Israelites were under all such regulations of the Law, but Christians are not under that Law, including its regulations about engagement or marriage. (Romans 7:4, 6; Ephesians 2:15; Hebrews 8:6, 13) In fact, Jesus taught that the Christian norm relating to marriage differed from that of the Law. (Matthew 19:3-9) Still, he did not minimize the seriousness of marriage, nor that of engagement. So, what of the topic under consideration, engagement among Christians?
In many lands individuals make their own choice as to whom they will marry. Once a man and woman promise to marry each other, they are considered engaged. Usually, no added formal step is required to establish the engagement. Granted, in some places it is common for the man to give his wife-to-be a ring to signify their engagement. Or it is customary to announce the engagement to relatives and friends, such as at a family meal or other small gathering. These are personal choices, not Scriptural requirements. What makes the engagement is the agreement by the two.*
A Christian should not rush into courtship, engagement, or marriage. We publish Bible-based material that can help single individuals to decide whether it is wise to commence a courtship or to take steps toward engagement or marriage.* A key element of the counsel is that a Christian marriage is permanent.—Genesis 2:24; Mark 10:6-9.
Two Christians ought to know each other quite well before they begin thinking of engagement. Each can ask, ‘Am I really sure of the other’s spirituality and devotion to God? Can I envision serving God with that one for a lifetime? Have we been adequately exposed to each other’s personality traits? Am I confident that we will be lastingly compatible? Do we know enough about the past actions and present circumstances of each other?’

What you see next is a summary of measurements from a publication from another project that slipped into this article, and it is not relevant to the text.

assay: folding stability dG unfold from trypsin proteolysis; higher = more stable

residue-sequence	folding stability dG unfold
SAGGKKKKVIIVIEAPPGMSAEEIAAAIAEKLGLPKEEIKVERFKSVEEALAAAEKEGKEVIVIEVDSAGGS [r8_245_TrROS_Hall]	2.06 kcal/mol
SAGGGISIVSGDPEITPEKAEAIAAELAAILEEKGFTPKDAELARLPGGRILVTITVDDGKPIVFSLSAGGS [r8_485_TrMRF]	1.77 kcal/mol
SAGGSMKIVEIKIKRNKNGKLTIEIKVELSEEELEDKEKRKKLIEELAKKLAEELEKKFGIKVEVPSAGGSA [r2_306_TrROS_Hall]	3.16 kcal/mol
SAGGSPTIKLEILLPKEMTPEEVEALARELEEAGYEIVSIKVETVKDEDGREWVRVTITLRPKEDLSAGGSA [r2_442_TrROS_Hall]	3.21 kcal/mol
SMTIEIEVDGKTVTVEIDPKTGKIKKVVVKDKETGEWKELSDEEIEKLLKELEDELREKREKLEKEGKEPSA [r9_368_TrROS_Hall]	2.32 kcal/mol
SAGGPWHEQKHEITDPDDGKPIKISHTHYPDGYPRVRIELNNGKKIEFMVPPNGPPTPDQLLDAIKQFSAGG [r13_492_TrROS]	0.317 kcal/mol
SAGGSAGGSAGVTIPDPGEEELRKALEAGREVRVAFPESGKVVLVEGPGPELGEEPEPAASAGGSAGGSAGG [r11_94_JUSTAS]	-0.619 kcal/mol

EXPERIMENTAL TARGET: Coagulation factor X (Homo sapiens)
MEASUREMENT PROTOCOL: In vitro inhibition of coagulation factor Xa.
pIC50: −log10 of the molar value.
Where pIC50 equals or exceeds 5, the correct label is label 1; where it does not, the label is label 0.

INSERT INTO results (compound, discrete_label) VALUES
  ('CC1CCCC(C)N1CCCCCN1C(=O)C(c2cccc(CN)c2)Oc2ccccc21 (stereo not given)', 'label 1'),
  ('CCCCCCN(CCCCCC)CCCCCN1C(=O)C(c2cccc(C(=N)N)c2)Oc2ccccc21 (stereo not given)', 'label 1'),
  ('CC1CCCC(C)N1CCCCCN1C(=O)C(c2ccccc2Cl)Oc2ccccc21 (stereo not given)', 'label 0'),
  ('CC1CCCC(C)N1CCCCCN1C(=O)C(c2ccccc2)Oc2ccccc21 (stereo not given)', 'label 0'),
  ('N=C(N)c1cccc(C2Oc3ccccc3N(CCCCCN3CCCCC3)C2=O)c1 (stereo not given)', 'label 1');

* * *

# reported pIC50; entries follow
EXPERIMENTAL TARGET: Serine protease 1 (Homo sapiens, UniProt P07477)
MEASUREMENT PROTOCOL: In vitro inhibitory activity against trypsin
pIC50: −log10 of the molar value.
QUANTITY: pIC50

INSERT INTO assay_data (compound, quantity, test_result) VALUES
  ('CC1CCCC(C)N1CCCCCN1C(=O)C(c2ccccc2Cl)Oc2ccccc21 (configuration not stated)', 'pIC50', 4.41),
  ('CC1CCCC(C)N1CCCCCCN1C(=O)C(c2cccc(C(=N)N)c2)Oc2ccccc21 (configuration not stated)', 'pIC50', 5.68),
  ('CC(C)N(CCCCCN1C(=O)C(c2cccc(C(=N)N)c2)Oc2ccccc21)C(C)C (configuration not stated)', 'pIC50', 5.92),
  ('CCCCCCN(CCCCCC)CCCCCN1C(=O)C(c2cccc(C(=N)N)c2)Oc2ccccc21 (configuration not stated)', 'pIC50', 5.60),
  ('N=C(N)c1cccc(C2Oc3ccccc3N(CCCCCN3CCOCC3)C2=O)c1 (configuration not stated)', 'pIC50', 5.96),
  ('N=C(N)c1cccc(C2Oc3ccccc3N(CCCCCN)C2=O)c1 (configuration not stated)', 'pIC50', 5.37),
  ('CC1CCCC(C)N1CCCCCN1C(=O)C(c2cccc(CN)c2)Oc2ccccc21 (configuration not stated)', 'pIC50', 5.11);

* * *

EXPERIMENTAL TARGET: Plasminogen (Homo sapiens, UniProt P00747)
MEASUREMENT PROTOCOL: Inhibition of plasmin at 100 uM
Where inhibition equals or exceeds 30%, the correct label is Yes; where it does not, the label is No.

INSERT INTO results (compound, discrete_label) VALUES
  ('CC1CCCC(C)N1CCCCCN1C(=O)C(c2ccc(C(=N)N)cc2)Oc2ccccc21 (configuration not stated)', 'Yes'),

Once two Christians are betrothed, it is right for them and for others to expect that marriage will follow. Jesus admonished: “Let your word Yes mean Yes, your No, No.” (Matthew 5:37) Christians who get engaged should mean it. In a rare case, however, an engaged Christian may learn that something serious was not mentioned or was concealed before the betrothal. It might be a significant fact about the other’s past, even criminal or immoral acts. The Christian coming to know of this must decide what to do. Perhaps the two will discuss the matter thoroughly and agree to continue their engagement. Or they may mutually decide to end the engagement. Though doing so may be a private matter—not something that others should intrude into, try to second-guess, or judge—it is a very weighty decision. On the other hand, the one learning of the serious issue may personally feel compelled to end the engagement, even if the other person wants it to continue.—See “Questions From Readers” in The Watchtower of June 15, 1975.